spk00: Good afternoon, and thank you for joining us to discuss our first quarter results. With me on today's call is our president, Tim Turner, our CFO, Jeremiah Bickham, our CEO of Underwriting Managers, Miles Wooler, along with Noah Angeletti and Nick Messick from Investor Relations. First quarter represents a great start to the year. We grew total revenue 18.3%, led by organic growth of 12.9%. building on 20.1% organic growth in the first quarter of 2022. We also achieved double-digit growth in adjusted EBITDA and adjusted net income on a year-over-year basis. In the first quarter, we saw broad-based strength in many lines of business, including continued growth in property. The specific headwinds we noted on our prior calls were in line with our expectations and offset some of our property tailwinds. We anticipate that these headwinds will persist into at least the second quarter. Overall, I'm very pleased with our performance, especially when viewed in the context of the volatile macroeconomic environment. Despite headlines in the banking sector, persistent inflation, and heightened macroeconomic uncertainty, we believe our firm will continue to perform well through this economic cycle. Our products are largely compulsory, and as risks become ever more complex, we are uniquely positioned to provide our clients with the experience, expertise, and innovation they require to seamlessly manage their insurance needs. Growth in the E&S marketplace continues to outpace the overall P&C insurance market, and is providing solutions that would not otherwise be attainable for hard-to-place risk. Given today's macroeconomic and broader insurance challenges, the E&S market is resilient, nimble, and offers Ryan Specialty a tremendous opportunity for growth. Specific to Ryan Specialty, our specialized and industry-leading broker teams navigated the complexities of the market, including each of the micro-cycles within the hundreds of lines that comprise commercial insurance, providing solutions that are uniquely tailored to our clients' needs. Our delegated authority specialties in binding and underwriting management continue to generate underwriting profit on behalf of our trading partners and deliver strong top-line growth. Through widespread marketing exercises and strong relationships with our carrier trading partners, our experts find coverage for hard-to-place risks by crafting and weaving together large towers of capacity for our clients. This is particularly valued by our clients in the challenging insurance market. We have also expanded our ability to serve brokers, agents, and carriers through innovation and the creation of alternatives to traditional insurance placements. This is especially meaningful in areas like cat property and transportation. We continue to serve our clients and trading partners with distinction. thanks to the exceptional team we've assembled since our founding, and we take great pride in developing the next generation of teammates and leaders. We continue to make targeted investments during the quarter, adding underwriters and brokers to further deepen our current capabilities and develop areas we anticipate our clients will need in the future. With that end, we've seamlessly picked up from where we left off in 2022, when we onboarded the largest production class in our history. These investments, particularly in the recruitment of new colleagues, offer the greatest returns for our shareholders and are part of a proven winning formula to maintain our long-term growth prospects. On the M&A front, our pipeline remains robust, including opportunities that would bring foundational capabilities and wholesale employee benefits. As a reminder, we closed the highly strategic acquisition, Griffin Underwriting Services, at the beginning of the year, and it is contributing to both our binding authority and brokerage specialties. We remain disciplined in our pursuit of acquisitions, particularly in the current environment, as we will only move forward when all of our criteria are met. Every acquisition must be a strong cultural fit, strategic and accretive, as is evident by our consistently strong performance. We do not require acquisitions to achieve our growth targets in any given period. Looking ahead, I remain confident that 2023 will be another strong year for our firm. We are well positioned to capture the broader ENS tailwinds while capitalizing on our specific areas of accelerated growth. Our flexible business model continues to enable us to quickly adapt and pivot to ever-changing market conditions. I'm proud of our entire team for staying focused and delivering outstanding results for our clients, trading partners, and shareholders. Our differentiated business model continues to stand apart from the competition and sets us up to continue delivering significant value for years to come. Now I'm pleased to turn it over to Tim. Tim.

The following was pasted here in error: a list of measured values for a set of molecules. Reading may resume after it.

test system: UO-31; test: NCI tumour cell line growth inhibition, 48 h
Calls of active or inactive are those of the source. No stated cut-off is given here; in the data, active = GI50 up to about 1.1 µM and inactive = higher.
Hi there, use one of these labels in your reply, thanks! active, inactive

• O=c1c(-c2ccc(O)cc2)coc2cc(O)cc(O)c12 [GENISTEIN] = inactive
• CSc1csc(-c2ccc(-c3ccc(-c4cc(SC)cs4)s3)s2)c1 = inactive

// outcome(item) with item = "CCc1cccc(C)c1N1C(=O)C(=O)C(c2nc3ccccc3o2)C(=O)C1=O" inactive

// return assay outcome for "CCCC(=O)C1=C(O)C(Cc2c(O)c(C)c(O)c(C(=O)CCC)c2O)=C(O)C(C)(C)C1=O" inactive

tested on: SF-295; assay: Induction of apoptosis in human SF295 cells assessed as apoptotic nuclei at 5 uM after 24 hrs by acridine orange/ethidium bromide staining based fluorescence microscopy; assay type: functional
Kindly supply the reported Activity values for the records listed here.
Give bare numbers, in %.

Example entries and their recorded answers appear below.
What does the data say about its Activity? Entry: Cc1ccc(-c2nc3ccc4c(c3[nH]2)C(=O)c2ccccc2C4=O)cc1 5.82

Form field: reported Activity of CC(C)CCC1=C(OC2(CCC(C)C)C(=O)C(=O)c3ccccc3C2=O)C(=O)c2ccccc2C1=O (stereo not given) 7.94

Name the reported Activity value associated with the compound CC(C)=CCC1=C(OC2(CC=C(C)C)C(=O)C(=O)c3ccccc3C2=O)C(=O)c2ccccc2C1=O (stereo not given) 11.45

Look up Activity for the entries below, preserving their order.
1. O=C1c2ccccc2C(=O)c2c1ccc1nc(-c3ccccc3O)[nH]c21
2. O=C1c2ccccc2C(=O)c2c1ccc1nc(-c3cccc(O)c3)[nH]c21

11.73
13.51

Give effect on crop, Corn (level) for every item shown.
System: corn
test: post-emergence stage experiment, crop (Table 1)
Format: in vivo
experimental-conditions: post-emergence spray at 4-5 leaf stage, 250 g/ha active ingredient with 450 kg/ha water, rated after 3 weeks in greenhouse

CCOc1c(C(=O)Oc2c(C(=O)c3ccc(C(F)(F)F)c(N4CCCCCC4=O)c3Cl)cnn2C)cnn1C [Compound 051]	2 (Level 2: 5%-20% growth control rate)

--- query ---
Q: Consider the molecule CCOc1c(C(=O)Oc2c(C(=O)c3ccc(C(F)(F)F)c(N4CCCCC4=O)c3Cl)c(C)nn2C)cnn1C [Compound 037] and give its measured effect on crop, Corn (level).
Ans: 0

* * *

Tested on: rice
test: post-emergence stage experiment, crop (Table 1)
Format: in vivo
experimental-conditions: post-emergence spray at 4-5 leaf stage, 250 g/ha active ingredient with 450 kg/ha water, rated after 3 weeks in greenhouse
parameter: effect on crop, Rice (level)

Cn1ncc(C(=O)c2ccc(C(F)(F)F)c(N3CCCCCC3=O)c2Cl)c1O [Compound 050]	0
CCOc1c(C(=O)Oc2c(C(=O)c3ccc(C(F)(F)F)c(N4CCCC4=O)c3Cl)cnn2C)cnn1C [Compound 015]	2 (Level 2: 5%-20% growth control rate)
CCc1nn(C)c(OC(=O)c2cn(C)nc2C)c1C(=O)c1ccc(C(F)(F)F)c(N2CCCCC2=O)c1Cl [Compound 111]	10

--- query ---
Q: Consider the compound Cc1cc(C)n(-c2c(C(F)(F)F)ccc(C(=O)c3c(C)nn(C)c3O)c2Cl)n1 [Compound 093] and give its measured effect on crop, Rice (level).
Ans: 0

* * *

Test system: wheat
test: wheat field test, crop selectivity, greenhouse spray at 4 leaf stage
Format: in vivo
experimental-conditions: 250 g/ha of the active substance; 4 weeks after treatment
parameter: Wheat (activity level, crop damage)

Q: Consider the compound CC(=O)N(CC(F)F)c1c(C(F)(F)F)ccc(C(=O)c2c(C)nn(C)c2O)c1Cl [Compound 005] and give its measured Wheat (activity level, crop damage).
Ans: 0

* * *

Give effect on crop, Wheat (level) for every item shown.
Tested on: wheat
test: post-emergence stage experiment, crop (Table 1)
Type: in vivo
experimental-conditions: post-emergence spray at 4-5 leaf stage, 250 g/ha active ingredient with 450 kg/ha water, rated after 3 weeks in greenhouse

spk07: Thank you very much, Pat. We had a strong start to 2023 across our specialties, and our entire team remains determined to maintain that momentum throughout the year. Ongoing industry trends such as social inflation, climate change, and older mass tort claims combined with economic inflation are driving more risks into the ENS marketplace, which offers significantly more freedom of rate and form. we remain well-positioned to continue successfully executing our playbook. Diving into our specialties, our wholesale brokerage specialty achieved another quarter of strong growth, balanced across most lines of business. In property, we are seeing multiple forces at play, including recent years' elevated loss activity for both attritional and secondary perils, inflation driving higher costs of materials and labor, higher reinsurance pricing, and diminished capital levels. This has led to a historically hard market, which continued into April with significant rate increases. We expect the hard property market to continue as the effects of reinsurers de-risking their portfolios at January 1 and April 1 reinsurance renewals are felt. and as insurers approach a continued challenging renewal at 6.1 and 7.1. These factors are driving the flow of new business into the non-admitted market, and our industry-leading team of experts allow us to fill that need with innovative insurance solutions. We believe property will continue to be a strong driver of growth in 2023. Our transportation practice had another strong quarter and continues to see substantial flow fueled by social inflation and carrier need for continued rate increases. We continue to win our fair share of business and remain well positioned to capitalize on additional growth opportunities. In our casualty practice, we are seeing higher loss trends, inflation, and reserving issues that are driving more flow into the E&S channel, particularly in lines like healthcare, sports and entertainment, higher education, habitational, and real estate. Regarding the recent events in the banking sector, to date, we have seen only a modest impact on D&O focused on the banking sector. While losses may end up being material to the market, at this time, we do not see a systemic risk for D&O insurers or any signs the market is materially hardening. However, there remains some uncertainty about further banking failures, and we are closely monitoring the market as the risks evolve. But especially in times of uncertainty, our producers add value and deliver the best solutions to our clients. We believe wholesale brokerage is well positioned to grow consistently in the coming months and years. In our binding authority specialty, we saw another quarter of solid growth in traditional binding, which includes smaller commercial businesses, somewhat limited by capacity constraints and personal lines. We continue to see further potential for panel consolidation as a long and steady growth opportunity, and we are well positioned to execute. Our underwriting management specialty continued to post strong results, led by steady and profitable growth in property and casualty, and our reinsurance MGU, Ryan Rhee. As Pat noted, the specific headwinds in certain lines in the first quarter were in line with our expectations. Specifically, we saw a rapid rate decline in public company D&O, lower external M&A and IPO volumes in transactional liability, and delayed project-based starts in construction. Pricing in the ENS market largely held firm or is accelerating in many lines of business, with property continuing to see the most rate momentum. Exceptions are public company D&O, where we saw further rate pressure, and cyber, which is now seeing modest rate declines. As with all cycles, as pricing continues to increase and certain lines are perceived to reach pricing adequacy, we see admitted markets step back in on certain placements, particularly within large towers. But overall, the standard market carrier competition has yet to meaningfully impact rate or flow in the aggregate. As we frequently noted, we expect the flow of business into the non-admitted market to continue to be a significant driver of Ryan Specialty's growth, more so than rate. With that, I will now turn the call over to our Chief Financial Officer, Jeremiah Bickham, who will give you more detail on the financial results of our first quarter. Thank you.